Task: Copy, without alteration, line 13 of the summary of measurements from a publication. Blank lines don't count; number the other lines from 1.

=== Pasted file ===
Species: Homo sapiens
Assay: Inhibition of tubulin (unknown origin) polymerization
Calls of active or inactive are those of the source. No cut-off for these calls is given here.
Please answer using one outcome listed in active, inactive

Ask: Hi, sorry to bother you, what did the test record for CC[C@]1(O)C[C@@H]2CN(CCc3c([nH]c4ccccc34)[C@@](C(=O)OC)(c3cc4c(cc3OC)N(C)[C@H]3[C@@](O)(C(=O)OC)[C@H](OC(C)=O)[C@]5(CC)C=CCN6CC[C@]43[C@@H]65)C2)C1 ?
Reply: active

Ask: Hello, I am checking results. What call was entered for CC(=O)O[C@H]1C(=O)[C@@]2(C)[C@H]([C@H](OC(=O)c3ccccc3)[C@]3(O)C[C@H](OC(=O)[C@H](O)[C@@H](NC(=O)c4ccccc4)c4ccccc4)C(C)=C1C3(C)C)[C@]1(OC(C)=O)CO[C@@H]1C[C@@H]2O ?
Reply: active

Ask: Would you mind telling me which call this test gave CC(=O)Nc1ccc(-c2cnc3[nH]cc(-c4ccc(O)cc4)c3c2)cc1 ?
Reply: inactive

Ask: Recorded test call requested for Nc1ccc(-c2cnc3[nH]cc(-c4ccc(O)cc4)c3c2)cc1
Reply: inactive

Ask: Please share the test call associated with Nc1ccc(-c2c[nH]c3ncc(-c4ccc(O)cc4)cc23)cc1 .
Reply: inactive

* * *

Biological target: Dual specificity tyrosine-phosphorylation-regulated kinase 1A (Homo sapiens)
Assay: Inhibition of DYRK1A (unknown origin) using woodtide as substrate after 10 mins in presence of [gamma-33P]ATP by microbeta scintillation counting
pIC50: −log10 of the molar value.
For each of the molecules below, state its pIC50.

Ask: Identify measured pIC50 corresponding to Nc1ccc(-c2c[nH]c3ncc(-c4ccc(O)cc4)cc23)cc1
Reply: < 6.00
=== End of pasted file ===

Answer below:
Ask: Please share the test call associated with Nc1ccc(-c2c[nH]c3ncc(-c4ccc(O)cc4)cc23)cc1 .